Jamal Cooks, a San Francisco State University professor of education and former Oakland teacher, has mixed feelings about “Waiting for Superman.” He says people know what makes a great school; he wants to see less talk and more action.
On Monday, I went to a matinee to watch “Waiting for Superman.” Though I had heard that the movie bashed public schools and promoted charter schools as the answer to the problem, I went into the show with an open mind. When I walked out, I had mixed emotions about the film.
As a former teacher, director of after school programs, coordinator of mentoring programs, and a professor of teacher education, I watched the movie intently and hung on every word. I am a public school educator, a public school product, and a public school advocate. I have spent 20 years working for and with students who have challenging home lives, come from rough neighborhoods, and lack some resources, but who want the same education as the next person.
In fact, my daughter will be starting kindergarten soon, and with the local public school’s API scores under 800, I want public schools to work. However, there are some real facts that must be acknowledged before moving forward for equitable education for all students.
The movie made some interesting points about public schools and their teachers. It is true that some schools have been underpreparing young people for decades. The cursory tenure process for teachers needs to be revamped; it takes a typical university professor an average of seven years to earn tenure, in a closely scrutinized, complex process, but teachers earn tenure in many districts in two years. We also know that just pouring more money into school and giving merit pay to teachers based on test scores does not work. Though all these things are true, there was one example of someone trying to do less talking about change and more action.
Maybe Michelle Rhee, the Chancellor of Washington D.C.’s school district was on to the right idea. She made radical changes to an imperfect system. She closed schools, fired principals, and held teachers accountable. Within one year there were higher test scores, more teacher work satisfaction and a more positive learning environment for students. Though some people were unhappy, the bottom line was an upward trend in learning for students. Isn’t that what really matters? Aren’t we more interested in how the education system works for students, rather than for adults? She proposed giving pay increases and bonuses of $20,000 to $30,000 for teachers whose students earned higher test scores. Although I do not believe that test scores alone should be the determining factor for merit pay, since most norm-referenced, standardized tests are not aligned with most textbooks, there needs to be something in place to hold everyone more accountable for academic outcomes, such administration evaluations, peer evaluations, parent recommendations, and student feedback.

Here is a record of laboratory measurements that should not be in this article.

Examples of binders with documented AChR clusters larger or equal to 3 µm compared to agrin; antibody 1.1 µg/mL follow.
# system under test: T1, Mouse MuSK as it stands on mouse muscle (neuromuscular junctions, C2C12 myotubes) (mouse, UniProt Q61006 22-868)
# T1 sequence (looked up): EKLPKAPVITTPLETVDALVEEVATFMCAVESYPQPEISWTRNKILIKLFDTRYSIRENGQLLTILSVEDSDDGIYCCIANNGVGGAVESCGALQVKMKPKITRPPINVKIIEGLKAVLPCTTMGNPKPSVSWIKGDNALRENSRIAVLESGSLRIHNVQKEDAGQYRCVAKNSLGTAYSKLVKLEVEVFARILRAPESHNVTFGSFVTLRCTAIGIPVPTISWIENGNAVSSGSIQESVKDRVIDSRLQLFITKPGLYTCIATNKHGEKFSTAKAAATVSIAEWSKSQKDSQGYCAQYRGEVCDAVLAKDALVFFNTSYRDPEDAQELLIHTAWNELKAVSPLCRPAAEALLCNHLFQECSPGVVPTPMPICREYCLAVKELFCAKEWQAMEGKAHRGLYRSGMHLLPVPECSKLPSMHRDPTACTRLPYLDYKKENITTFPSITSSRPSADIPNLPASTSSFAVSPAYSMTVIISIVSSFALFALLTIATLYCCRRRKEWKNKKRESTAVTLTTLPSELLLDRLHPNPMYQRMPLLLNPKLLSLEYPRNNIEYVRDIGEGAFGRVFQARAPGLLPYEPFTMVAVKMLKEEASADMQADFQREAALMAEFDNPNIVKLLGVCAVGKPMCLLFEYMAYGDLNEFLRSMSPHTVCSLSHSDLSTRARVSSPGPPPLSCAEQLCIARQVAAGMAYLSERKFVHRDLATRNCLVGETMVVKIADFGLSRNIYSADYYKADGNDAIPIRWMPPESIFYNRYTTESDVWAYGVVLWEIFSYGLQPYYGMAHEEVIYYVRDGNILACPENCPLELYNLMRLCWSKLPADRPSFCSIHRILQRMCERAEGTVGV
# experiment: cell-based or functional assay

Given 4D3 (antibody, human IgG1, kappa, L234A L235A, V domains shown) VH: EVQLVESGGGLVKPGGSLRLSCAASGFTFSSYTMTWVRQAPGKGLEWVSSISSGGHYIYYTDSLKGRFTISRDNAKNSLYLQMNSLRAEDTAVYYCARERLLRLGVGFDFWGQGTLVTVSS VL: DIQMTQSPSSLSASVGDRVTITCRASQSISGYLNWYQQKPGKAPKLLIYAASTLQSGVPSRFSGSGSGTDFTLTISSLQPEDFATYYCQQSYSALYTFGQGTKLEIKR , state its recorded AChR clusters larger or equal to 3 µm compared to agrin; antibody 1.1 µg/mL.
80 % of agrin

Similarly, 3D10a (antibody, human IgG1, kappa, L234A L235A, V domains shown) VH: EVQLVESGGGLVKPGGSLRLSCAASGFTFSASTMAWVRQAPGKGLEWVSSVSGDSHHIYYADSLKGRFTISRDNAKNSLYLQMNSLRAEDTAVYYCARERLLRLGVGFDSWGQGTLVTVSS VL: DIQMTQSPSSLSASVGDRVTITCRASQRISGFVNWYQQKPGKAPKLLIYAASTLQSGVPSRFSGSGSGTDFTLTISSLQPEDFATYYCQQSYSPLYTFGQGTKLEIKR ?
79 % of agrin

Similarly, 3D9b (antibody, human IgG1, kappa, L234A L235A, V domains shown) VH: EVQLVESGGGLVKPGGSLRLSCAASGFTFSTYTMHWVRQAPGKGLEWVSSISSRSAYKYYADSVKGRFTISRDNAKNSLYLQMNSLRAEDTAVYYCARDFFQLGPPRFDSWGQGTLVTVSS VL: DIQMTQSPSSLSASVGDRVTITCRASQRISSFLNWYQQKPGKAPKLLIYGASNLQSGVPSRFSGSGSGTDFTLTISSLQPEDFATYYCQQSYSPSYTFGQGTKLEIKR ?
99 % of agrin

In the film, the answer for higher student achievement seemed to be charter schools. The charter schools selected for this movie had charismatic education leaders who believed that failure of students was not an option on their watch. They showed dedicated teachers working long hours, being members of the community, and advocating for student success. However, they also mention, albeit briefly, that both public schools and charter schools have a success rate of 1 out 5. Factor in the inconclusive findings in research about charter school effectiveness, and the question becomes this: If charter schools only succeed at about the same rate as public schools, then why should taxpayers continue to pay for them? In the end, I felt that the film was trying to tell the audience something that was new and unknown to most people, though well understood among educators.
Great schools have administrators with a vision for the school and have five years to bring it to fruition. Great schools have teachers who are competent in their subject areas. Great schools have educators on the school site who are all on the same page about how to educate children. Great schools focus on making sure that students master information in order to illustrate their genius. Great schools ultimately have teachers who love students and not necessarily just the content material. Great schools understand that teaching is one of the single noblest, most important jobs in this country, and teachers should be more respected, honored, rewarded, and highly compensated for shaping the minds and lives of young people.
As a result of these characteristics, great schools end up with higher test scores, happier teachers, and inspired, successful students. So if we know the answers, then why are we so frustrated with the current system that we want a change, not just for our own children but also for other people’s children?
I admit that I am tired of waiting for Superman and I am simply waiting to exhale. I am waiting for a superintendent to have the courage to move Oakland in the right direction without being worried about political ramifications. I am waiting for public school teachers to say that they only want teaching colleagues who are committed to teaching, dedicated to academic excellence, and motivated to do anything and everything to teach students. I am waiting for communities to get upset, demand change and take back their neighborhood schools. Let’s not continue to wait for Superman; let’s push our public schools to give us a reason that we will all, finally, be able to . . . exhale.